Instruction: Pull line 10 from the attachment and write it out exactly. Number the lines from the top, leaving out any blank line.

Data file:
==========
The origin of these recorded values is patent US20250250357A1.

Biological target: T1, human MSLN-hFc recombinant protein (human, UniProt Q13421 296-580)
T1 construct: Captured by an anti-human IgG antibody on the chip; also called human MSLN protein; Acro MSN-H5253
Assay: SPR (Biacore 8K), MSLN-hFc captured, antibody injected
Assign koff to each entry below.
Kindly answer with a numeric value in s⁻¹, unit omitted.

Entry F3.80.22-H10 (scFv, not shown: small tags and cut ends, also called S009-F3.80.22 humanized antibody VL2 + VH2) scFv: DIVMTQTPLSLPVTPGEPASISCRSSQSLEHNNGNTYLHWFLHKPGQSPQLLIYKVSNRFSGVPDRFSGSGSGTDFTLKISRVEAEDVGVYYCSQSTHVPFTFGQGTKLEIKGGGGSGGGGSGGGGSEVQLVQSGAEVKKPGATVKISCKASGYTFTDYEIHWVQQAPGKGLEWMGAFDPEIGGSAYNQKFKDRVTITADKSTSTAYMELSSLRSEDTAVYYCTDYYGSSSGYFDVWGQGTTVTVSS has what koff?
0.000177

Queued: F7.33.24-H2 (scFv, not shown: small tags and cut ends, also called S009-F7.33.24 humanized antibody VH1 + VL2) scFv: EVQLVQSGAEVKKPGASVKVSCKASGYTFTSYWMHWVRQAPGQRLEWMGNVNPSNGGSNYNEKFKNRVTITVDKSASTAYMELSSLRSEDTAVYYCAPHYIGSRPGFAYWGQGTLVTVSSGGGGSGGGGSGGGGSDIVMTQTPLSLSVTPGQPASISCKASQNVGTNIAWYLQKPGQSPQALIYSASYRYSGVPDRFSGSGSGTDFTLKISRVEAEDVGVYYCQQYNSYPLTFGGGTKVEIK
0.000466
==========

0.000466